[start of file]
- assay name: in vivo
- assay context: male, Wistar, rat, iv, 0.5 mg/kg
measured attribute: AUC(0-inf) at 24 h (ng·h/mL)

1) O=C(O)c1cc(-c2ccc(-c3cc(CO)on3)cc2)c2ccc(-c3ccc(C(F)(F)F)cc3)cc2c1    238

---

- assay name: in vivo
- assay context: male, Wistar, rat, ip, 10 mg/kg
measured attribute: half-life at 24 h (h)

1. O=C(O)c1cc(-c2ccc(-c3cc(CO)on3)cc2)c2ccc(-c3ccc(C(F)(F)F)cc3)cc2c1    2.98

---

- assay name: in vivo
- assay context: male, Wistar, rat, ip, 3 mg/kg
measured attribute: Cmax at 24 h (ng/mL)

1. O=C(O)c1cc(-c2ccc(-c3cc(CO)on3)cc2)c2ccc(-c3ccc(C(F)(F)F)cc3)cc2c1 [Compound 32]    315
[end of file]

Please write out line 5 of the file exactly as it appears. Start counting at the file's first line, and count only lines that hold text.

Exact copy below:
---